Author Katrina Shanks, CEO Financial Advice NZ Article originally published in Stuff.co.nz.
The message for 2023 seems to be that it’s going to be a harder year than 2022 as inflation and mortgage interest rates keep rising.
As they say, inflation affects everyone, but it will be particularly hard for those on low or fixed incomes, as food and fuel prices continue to rise, and for those who mortgages are due for renewal.
There will less disposable income, and basically, the squeeze will go on even harder as everyone’s dollar buys even less. So, how do we lessen the impact of what’s coming?
Survival obviously should be top of mind, but keeping half an eye on the future is important as well, because we will get through this and want to take advantage of whatever upturn follows.
If you’re into New Year’s resolutions, I have some ideas you might want to consider.
Create a budget and stick to it
I know many of you will just yawn and go “we have heard this all before”. But be honest, did you have a budget last year and did you hold yourself accountable? Do you really know where all your hard-earnt money went?
Tracking your spending can help you understand where your money goes and makes it easier to identify areas where you can cut back. Write down all your essential fixed expenses, rent/mortgage, groceries, transport, power, subscriptions, insurances, internet, mobile phones, and then you can see how much you have left. Spend on what you need first, then on what you want later.
Eliminate bad spending habits
Examine your spending to see if you can eliminate some of your bad habits. Things like avoiding sales.
Spending sprees are a habit you need to break if you’re to succeed with a budget to get through. If there’s something you really like, try a cooling-off period. Put 24 hours between you and your purchases to give you time to have a think about if you really need it. Try shopping with a list and sticking to it. Avoid credit if you can, because in the long run this could make things worse.
Pay off those credit cards
If you can afford to do this, it will make future payments smaller, giving you more disposable income. If possible, pay them off inside the interest-free period (usually 55 days) and don’t add any new ones if possible. If you must add to your credit card debt, the least you should do is not miss a scheduled regular payment.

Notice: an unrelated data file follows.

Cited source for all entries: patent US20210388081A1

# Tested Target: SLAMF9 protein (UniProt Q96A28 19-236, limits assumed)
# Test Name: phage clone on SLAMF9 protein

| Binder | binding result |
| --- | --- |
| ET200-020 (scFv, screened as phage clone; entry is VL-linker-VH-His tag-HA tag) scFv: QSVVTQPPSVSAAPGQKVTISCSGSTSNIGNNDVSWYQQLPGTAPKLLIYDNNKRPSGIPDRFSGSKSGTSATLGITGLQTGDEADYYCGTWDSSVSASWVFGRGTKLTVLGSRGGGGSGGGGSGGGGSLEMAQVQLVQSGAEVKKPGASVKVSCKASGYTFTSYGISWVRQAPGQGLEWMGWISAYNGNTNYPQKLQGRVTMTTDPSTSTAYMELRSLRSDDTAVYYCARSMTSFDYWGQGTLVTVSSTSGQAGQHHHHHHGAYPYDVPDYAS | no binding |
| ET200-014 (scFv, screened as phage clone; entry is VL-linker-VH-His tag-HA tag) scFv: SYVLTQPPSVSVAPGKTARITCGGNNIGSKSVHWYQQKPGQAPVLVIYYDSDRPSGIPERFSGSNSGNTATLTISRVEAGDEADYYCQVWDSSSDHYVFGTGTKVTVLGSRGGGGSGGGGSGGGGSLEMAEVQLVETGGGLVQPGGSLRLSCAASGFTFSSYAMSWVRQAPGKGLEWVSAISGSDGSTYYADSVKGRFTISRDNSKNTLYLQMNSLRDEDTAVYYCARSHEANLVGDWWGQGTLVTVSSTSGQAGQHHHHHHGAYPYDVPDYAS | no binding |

Follow the specials
Whether it be for your weekly groceries or other items, it always pays to shop around, and it seems 2023 would be the ideal time to get into this habit.
If you have time, follow the grocery specials to do your shop. This is much easier if you live in a city, where competing supermarkets are usually quite close to each other.
Cook more meals at home
This is one of the big trends to come out of the pandemic and may be something you’re still doing. It can also help seriously with budgeting.
It’s not only a much cheaper way to eat but it can also be fun, and can be made easier by using one of the boxed delivery services, where you simply heat meals in the microwave or prepare the meal yourself using the supplied ingredients services.
There are many ways of doing this, but one of the easiest is to automate savings into a separate account. This means you never see them, so it’s as if you never had them – they just keep building up.
Even a tiny bit put away regularly adds up. The important thing is to set up a savings regime, however small. And it’s a good way to start that emergency fund that you hear so much about but have never really activated.
Review your insurances
Make 2023 the year when you review all your insurances, including house, contents, health, and income. If you need to cut down on your premiums, you can increase the excess you pay in the event you make a claim.
If you are paying the first $500, consider paying the first $1000 instead and watch your premiums drop, maybe by several hundred dollars a year. Or get a quote from another insurance company and see if they can offer you a lower premium.
Insurances protect you when something goes wrong so think hard before you make any changes.
Refinance your mortgage or pay it off faster
Look for a lower rate, but if you’re on fixed there will likely be a penalty to break it. Or another bank with a lower rate may offer a cashback that will cover your break fee.
Paying it off faster can be as easy as switching from monthly to fortnightly payments or making extra lump-sum payments that come off the principal. Keep your payments the same when rates drop.
Check your investments
Check your investments are working hardest for you. If you have money in the bank, they’re in the safest place, and will be slowly earning more interest. Riskier investments such as shares, foreign exchange, cryptocurrencies, and even property is what you may want to get some expert advice on. And are they suitable for your life stage?
If you’re young, you might want to take more risk because you have more time to recover from your losses. If you’re nearing retirement, you will likely want to take less risk because you’ll need your money sooner.
Health-check your KiwiSaver
The biggest factors in determining how financially comfortable you’ll be in retirement are how well your fund is performing and the fees you’re paying. The best way of determining both is to compare them with other funds, and see if you can pay more into it.
The key actions for the way 2023 is shaping are to do a budget and stick to it, and to shop around.
As always, when making financial decisions, whether it be about savings plans, budgeting, mortgages or investing, seeking independent advice from someone tested and tried in the particular field is best.
As my financial adviser would say – following through with even just one of these will give you a more comfortable and secure future for 2023 and beyond.